[v2,0/1] AMD EPYC: fix schedutil perf regression (freq-invariance)
mbox series

Message ID 20210122204038.3238-1-ggherdovich@suse.cz
Headers show
Series
  • AMD EPYC: fix schedutil perf regression (freq-invariance)
Related show

Message

Giovanni Gherdovich Jan. 22, 2021, 8:40 p.m. UTC
Michael Larabel from Phoronix.com graciously tested v1, see results at:

AMD EPYC 7702 -
https://openbenchmarking.org/result/2101210-PTS-LINUX51178

AMD Ryzen 9 5950X - 
https://openbenchmarking.org/result/2101212-HA-RYZEN959566

The reported regression is recovered, and some workloads even report an
improvement over the v5.10 results.

Thanks Michael for the feedback!


v1 at https://lore.kernel.org/lkml/20210121003223.20257-1-ggherdovich@suse.cz/

Changes wrt v1:

- move code around so that it builds for non-x86 architectures too

Giovanni Gherdovich (1):
  x86,sched: On AMD EPYC set freq_max = max_boost in schedutil invariant
    formula

 drivers/cpufreq/acpi-cpufreq.c   | 64 +++++++++++++++++++++++++++++++-
 drivers/cpufreq/cpufreq.c        |  3 ++
 include/linux/cpufreq.h          |  5 +++
 kernel/sched/cpufreq_schedutil.c |  8 +++-
 4 files changed, 76 insertions(+), 4 deletions(-)

Comments

Michael Larabel Jan. 24, 2021, 10:30 p.m. UTC | #1
From ongoing tests of this patch, it still certainly shows to address 
most of the Linux 5.11 performance regression previously encountered 
when using Schedutil. Additionally, for a number of workloads where not 
seeing a regression from 5.10 to 5.11 Git is still showing even better 
performance with this patch. The power monitoring on the AMD EPYC server 
is showing higher power spikes but the average power consumption rate is 
roughly comparable to that of Linux 5.11 Git, which is higher than 5.10 
by just about 3%.

So this patch still seems to be working out well and indeed taking care 
of some wide losses seen otherwise on Linux 5.11 when using Schedutil on 
AMD Zen2/Zen3. Still have some other tests running but so far no 
unexpected results.

Michael


AMD EPYC 7F72 2P

On an EPYC 7F72 2P server[1] across 147 test cases I am finding the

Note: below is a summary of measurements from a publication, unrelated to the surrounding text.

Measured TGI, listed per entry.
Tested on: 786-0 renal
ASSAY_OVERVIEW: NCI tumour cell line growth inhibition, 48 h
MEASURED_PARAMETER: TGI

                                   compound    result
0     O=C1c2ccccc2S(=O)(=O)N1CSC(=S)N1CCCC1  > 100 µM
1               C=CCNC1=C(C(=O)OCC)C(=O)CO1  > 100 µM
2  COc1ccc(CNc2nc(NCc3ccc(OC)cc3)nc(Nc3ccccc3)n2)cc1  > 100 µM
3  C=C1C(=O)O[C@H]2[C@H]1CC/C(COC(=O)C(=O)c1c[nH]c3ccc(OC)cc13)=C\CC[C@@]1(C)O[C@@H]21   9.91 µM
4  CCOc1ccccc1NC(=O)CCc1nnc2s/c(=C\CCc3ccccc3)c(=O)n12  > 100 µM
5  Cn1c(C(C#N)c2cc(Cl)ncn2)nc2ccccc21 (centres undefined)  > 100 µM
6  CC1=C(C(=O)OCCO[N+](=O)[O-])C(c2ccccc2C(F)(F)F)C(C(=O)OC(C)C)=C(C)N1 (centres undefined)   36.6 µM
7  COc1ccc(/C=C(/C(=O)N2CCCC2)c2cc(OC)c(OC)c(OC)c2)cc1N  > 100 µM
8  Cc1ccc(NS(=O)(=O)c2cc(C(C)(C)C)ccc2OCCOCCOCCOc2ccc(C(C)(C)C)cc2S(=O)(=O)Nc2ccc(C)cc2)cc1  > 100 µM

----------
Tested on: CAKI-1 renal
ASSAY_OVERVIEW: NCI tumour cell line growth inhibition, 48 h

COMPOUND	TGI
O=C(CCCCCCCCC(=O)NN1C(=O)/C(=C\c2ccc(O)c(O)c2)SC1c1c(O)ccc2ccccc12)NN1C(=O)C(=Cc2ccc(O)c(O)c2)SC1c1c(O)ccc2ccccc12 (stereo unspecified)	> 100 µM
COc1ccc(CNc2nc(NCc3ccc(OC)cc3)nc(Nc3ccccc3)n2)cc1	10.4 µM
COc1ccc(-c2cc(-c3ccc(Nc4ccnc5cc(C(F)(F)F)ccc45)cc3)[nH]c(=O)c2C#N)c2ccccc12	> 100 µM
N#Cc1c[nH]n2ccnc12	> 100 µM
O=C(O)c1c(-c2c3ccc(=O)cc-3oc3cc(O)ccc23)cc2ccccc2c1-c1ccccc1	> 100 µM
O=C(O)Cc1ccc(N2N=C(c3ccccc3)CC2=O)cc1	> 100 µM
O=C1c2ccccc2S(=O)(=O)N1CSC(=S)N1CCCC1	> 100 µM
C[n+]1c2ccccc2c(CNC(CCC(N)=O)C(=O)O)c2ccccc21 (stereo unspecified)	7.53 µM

patched Linux 5.11 kernel to be just over 1% faster than 5.10 stable 
compared to the unpatched 5.11 Git being just behind 5.10. For the 
workloads on that server where Linux 5.11 is slower with Schedutil, the 
patch indeed is largely addressing that regression and also providing 
other improvements.

During that testing, the amd_energy interface was monitored. Linux 5.11 
with Schedutil AMD freq invariance did show on average 10 Watts (~3.7%) 
higher power consumption on average than Linux 5.10 with Schedutil. But 
with this patch, that average is still basically the same. The peak 
power consumption during any of the tests was higher at 530~549 Watts 
compared to 501 Watts with Linux 5.10. Overall the performance is 
looking good but given amd_energy still not working for consumer models, 
I don't have much power data to share at the moment.

Ryzen 9 5950X

Expanding on the prior testing with the 5950X, I ran some follow-up 
tests[2]. Of 221 test cases there, the current Linux 5.11 Git 
performance came around 2% slower on a geo mean basis than Linux 5.10 
while the patched performance pulls it to ~2.5% faster than 5.10. There 
still are some cases where Linux 5.10 is faster, but overall at least 
the patched Linux 5.11 performance doesn't show nearly as many 
regressions. In a number of test cases, the Linux 5.11 patched 
performance is outright better than Linux 5.10 even where 5.11 
(un-patched) hadn't regressed or by that much.

Ryzen 5 4500U

For something at the lower end of the spectrum I also ran a number of 
tests on a Ryzen 5 4500U notebook[3]. Linux 5.11 (unpatched) doesn't see 
as many regressions as on the larger systems but still the patched